As we reported last week, in an unexpected move, the European Commission decided to suspend next year’s Erasmus programme funding for foundation-run Hungarian universities, citing rule of law concerns with regard to the composition of the said universities’ boards of trustees. Prime Minister Orbán, Minister of the PM’s Office Gergely Gulyás and other Hungarian government officials have rejected the Commission’s reasoning and called the move unacceptable. At his regular press briefing last week, Minister Gulyás made it clear that the Hungarian Government is ready to take the EC to court if no agreement is reached.
Magyar Nemzet obtained the letter that Tibor Navracsics, the minister without portfolio in charge of regional development and utilisation of EU funds, wrote to EU Commissioners Johannes Hahn and Mariya Gabriel. In it, the minister expressed his desire to urgently clarify the ‘misunderstandings’ that led to the European Union’s controversial measure.
According to Navracsics, if followed through, this step by the Commission will cause irreparable damage, and not just to Hungarians. Students from Hungary may not have the chance to gain valuable experience that would strengthen their identity as European citizens.
Minister Navracsics also highlighted in his letter that the Commission’s actions
‘violate Article 13 of the EU Charter of Fundamental Rights, as they make it impossible for programmes, research projects, and trainings to go forward and disadvantage institutions and research fellows.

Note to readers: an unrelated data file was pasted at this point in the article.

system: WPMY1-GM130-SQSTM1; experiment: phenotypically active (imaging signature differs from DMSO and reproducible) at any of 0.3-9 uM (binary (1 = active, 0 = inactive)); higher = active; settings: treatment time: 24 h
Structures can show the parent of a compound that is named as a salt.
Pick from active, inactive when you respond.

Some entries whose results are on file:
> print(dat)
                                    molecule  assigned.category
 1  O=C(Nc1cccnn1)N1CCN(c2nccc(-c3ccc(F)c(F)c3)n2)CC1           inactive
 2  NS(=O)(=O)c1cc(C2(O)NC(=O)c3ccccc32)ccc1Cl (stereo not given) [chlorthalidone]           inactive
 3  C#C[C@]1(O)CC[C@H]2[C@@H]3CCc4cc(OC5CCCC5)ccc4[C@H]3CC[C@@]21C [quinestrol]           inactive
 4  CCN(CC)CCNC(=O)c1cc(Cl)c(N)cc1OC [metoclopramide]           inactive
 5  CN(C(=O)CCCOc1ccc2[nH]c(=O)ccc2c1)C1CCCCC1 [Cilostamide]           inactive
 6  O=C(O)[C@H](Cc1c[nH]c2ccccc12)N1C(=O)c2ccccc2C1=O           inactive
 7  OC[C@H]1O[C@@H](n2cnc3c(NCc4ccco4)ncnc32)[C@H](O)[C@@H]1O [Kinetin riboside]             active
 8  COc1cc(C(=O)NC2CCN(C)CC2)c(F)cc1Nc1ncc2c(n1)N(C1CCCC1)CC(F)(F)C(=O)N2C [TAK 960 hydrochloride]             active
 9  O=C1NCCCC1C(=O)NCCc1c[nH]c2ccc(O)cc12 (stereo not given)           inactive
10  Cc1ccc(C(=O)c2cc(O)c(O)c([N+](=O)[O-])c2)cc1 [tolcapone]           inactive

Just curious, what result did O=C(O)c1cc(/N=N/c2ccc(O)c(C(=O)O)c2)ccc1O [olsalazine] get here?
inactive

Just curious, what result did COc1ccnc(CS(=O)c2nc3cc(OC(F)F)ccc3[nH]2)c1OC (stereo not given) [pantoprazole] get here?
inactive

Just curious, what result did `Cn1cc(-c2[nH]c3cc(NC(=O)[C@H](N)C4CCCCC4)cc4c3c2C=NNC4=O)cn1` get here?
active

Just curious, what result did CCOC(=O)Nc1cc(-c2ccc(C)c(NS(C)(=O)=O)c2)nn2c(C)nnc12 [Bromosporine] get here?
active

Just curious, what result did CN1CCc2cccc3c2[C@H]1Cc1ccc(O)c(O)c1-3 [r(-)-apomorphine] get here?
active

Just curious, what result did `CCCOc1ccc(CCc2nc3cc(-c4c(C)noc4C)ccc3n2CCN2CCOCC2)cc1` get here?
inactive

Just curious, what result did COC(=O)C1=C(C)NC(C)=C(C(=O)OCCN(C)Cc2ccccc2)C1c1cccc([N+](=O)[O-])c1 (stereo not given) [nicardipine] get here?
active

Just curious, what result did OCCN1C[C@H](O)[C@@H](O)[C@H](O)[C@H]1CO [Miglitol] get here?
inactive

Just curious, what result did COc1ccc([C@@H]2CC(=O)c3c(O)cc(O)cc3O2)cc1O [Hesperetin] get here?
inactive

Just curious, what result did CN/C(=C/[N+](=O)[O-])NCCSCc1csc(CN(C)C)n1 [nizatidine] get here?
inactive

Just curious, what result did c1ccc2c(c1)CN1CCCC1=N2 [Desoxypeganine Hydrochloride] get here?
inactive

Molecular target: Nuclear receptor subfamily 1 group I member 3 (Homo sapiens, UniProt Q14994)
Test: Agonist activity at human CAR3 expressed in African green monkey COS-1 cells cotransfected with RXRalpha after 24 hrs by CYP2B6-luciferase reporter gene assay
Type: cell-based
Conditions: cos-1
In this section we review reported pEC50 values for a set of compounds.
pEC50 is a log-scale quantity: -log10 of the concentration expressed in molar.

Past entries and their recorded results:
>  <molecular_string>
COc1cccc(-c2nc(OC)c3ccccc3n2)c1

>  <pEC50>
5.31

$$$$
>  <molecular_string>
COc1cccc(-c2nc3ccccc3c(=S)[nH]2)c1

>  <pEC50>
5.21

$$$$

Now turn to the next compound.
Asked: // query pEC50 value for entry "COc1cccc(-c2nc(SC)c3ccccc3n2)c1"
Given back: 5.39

The decision of the Commission is destroying professional partnerships spanning decades, and restricts academic freedom.’
Minister of Foreign Affairs Péter Szijjártó also spoke up on the issue. He remarked on the hypocrisy of the European Commission, pointing out the fact that, similarly to Hungary, in many Western European countries active politicians are sitting on the boards of universities, and yet these countries are not faced with punishments from Brussels. Minister Szijjártó stated that the Commission is displaying clear signs of ‘Hungarophobia’ and a ‘brutal double standard’. He also pledged that should the Commission go through with its plans and cut funding for scholarship programmes for Hungarian university students, the Hungarian Government will cover the related expenses.
Former LMP co-chair, lawyer András Schiffer also expressed harsh criticism of the Commission. He told the radio station Spirit FM that, as opposed to the EU’s official narrative about rule of law concerns in relation to the Orbán government, it is in fact the European Commission that is threatening the rule of law in Europe when cutting the Erasmus funding. Schiffer pointed out that there has never been an EU rule in place which would give the EU any discretion over how a sovereign government organises its higher education. Schiffer stated that the whole controversy, started by a European Commission that ‘has never before had such talentless and idiotic leaders as now’, will hurt the EU more than the Fidesz administration.
We reported earlier that Prime Minister Viktor Orbán denounced the Commission’s decision as pure vengeance on public Kossuth radio last Friday. The PM did not mince his words and he stated that it is obvious by now that Brussels wanted a change of government in Hungary last year, and since they didn’t get it, they are now punishing the Hungarian people.